The painter of moonlit vegetable and fish markets, Petrus van Schendel has captured the attention of American art collectors since the mid-19th Century. Not only was he favorably reviewed in contemporary news articles and praised as a master of the century, but art advisors such as Lucas and Avery made sure that collectors like W.H. Vanderbilt, A.T. Stewart, William Walters and Henry C. Gibson had the best works by him in their collections.
The Night Market, a prime example of van Schendel's most celebrated scene, was purchased by the American dry-goods tycoon A.T. Stewart. By the year 1862, it is said that Stewart's income had reached an astounding two million dollars a year. With over 200 paintings and more than a dozen marble sculptures, the art collection of this brilliant man was as impressive as his merchant empire. Other masterpieces in Stewart's collection included Gérôme's masterpiece Pollice Verso and Circus Maximus as well as Bouguereau's Return from the Harvest.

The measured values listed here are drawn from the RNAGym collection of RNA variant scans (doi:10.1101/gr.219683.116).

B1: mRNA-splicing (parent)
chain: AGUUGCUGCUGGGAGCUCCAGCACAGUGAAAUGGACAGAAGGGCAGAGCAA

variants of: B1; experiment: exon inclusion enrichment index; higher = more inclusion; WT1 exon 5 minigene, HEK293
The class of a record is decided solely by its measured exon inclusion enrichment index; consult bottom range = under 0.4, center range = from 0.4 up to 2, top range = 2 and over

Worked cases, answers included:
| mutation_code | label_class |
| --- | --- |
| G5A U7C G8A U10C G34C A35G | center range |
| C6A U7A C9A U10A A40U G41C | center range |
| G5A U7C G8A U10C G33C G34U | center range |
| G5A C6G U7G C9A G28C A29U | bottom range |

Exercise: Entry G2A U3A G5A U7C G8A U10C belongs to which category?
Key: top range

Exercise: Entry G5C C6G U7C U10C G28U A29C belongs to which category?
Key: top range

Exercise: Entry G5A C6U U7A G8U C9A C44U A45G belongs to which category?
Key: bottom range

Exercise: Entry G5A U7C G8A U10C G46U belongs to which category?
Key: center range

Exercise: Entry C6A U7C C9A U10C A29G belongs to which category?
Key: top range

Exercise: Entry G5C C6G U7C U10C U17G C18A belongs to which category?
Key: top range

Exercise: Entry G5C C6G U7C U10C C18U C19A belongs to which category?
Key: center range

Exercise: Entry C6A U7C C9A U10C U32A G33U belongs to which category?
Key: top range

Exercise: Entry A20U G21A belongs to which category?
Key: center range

The brilliance of Stewart and hence, the success of his business, were based on his inventions in the field of customer service. Concepts such as 'free entrance' - being able to browse in a store without the monitoring of a shopkeeper - 'mail order sales', 'one retail price for all' were introduced to America by Stewart. Stewart's greatest act of charity was his purchase of the Hempstead Plains on Long Island where Garden City, a self-sufficient city for the lower income group, would be built.